Movie Review: Rollerball

Rollerballby Brandon & Susan Blackmoor


Remakes nearly always fall into one of two categories: bad remakes of classic movies, and bad remakes of crappy movies. John McTiernan’s Rollerball (2002, PG-13) is both: it’s a bad remake of a classic crappy movie.

In the original Rollerball (1975, R), James Caan is a star player of the eponymous roller-derby/demolition-derby sport. It’s not Brazil, but the dystopian vision of the film is a convincing one that still stands up reasonably well today. James Caan, a talented character actor who combines the meanness of James Coburn with James Garner’s easygoing charm, was perfectly cast as Jonathan E., and the endlessly imitated John Houseman does a stunning job as the vile corporate mouthpiece. It’s a bit talky by today’s standards, but the original Rollerball is still a fine evening’s entertainment.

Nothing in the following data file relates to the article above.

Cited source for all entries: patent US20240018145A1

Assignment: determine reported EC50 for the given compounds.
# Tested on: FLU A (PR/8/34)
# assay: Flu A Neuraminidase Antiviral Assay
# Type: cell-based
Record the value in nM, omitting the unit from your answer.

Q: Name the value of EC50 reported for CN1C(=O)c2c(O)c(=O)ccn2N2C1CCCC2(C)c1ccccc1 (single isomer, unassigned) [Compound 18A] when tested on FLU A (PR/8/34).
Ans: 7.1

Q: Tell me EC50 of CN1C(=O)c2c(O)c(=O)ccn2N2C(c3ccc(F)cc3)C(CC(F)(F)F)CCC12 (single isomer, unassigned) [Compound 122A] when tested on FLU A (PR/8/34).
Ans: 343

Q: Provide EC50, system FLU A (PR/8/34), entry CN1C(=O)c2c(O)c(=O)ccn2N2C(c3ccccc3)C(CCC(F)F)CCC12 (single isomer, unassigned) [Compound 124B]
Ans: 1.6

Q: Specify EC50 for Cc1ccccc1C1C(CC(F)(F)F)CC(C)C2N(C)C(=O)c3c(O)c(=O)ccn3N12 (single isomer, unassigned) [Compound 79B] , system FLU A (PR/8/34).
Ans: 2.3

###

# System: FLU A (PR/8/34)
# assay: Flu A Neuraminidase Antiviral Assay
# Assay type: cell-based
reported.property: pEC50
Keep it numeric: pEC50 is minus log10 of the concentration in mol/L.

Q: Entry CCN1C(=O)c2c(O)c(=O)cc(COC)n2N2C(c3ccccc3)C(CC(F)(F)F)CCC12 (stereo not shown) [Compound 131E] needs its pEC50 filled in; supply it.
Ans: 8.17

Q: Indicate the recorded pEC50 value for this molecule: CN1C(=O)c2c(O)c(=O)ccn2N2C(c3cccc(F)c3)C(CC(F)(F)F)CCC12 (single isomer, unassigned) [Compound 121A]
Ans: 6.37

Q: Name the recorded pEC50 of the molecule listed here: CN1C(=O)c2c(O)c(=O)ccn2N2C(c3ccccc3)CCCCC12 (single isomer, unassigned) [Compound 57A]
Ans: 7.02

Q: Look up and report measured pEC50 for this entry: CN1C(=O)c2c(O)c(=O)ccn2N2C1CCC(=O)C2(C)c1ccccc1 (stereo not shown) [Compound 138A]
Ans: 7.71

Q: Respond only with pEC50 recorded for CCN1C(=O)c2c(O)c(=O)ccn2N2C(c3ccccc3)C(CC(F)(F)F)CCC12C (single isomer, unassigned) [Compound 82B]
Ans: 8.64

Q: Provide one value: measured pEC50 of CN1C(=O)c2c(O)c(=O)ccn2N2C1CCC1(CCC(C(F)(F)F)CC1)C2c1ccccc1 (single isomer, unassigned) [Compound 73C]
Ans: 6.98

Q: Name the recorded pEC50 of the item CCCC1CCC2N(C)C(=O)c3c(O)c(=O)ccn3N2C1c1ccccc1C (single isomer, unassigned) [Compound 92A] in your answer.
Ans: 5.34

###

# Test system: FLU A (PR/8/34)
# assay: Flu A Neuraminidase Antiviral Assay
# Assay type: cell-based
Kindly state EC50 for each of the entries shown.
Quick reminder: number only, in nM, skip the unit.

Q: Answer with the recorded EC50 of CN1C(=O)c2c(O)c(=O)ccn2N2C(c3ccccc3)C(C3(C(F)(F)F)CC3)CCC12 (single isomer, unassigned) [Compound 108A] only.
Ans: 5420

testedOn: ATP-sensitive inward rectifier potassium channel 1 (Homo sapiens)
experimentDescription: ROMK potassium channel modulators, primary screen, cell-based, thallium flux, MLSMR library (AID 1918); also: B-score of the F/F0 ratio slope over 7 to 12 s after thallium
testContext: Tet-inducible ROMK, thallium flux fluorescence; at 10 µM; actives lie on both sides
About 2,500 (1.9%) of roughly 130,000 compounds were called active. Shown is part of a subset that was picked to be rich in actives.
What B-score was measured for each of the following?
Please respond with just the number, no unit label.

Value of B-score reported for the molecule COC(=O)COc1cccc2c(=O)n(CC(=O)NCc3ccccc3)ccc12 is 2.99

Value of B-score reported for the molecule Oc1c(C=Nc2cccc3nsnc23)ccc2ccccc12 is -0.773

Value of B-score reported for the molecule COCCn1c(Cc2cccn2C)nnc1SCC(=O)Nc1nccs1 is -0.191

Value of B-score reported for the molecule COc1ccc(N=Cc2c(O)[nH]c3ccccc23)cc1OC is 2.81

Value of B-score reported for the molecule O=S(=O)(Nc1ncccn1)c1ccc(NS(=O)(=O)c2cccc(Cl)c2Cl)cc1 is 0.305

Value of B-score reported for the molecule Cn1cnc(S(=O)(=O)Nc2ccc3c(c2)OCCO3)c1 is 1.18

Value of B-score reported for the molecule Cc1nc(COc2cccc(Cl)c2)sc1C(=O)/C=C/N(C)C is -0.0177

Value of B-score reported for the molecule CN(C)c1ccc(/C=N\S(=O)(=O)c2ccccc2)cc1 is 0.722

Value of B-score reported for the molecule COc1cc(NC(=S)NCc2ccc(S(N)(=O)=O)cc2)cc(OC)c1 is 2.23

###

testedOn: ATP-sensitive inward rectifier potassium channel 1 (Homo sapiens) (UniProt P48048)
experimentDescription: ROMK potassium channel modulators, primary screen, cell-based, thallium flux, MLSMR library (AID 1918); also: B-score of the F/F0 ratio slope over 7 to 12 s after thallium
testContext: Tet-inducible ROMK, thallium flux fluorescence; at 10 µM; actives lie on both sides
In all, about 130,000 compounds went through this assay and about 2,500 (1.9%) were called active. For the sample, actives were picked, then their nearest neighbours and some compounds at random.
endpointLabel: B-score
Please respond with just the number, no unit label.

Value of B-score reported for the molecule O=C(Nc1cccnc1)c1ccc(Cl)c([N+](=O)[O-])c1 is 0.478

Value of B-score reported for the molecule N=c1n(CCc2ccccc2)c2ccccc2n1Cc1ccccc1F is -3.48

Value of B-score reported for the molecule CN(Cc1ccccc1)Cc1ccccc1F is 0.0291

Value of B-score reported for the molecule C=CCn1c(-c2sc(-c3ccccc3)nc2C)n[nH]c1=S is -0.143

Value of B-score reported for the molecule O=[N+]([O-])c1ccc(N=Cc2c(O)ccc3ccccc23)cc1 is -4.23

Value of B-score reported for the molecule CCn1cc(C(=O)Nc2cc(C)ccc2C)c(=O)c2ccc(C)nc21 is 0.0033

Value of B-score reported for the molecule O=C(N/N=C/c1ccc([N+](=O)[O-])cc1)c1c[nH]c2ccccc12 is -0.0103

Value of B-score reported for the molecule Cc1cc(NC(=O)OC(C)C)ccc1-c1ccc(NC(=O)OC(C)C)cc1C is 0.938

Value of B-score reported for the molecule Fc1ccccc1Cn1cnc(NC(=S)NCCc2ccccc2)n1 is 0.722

In contrast, McTiernan’s Rollerball is far less talky, but what dialogue there is makes little sense. Creative subtitling would probably improve it, although that might rob it of some of its unintentional humor. The scenes of the Rollerball game itself are, incredibly, even more frenetic than those in the original, which means that the action is impossible to follow rather than merely difficult. Jonathan Cross, played with mayonnaisian blandness by the inexplicably popular Chris Klein, makes no impression at all. Even L.L. Cool J. (Deep Blue Sea), Rebecca Romijn-Stamos (X-Men), and Jean Reno (The Professional) can’t combine their powers to overcome the monumentally stupid script and choppy editing.

Don’t pay to see Rollerball in the theatre: wait for it to come to video, and then rent something else.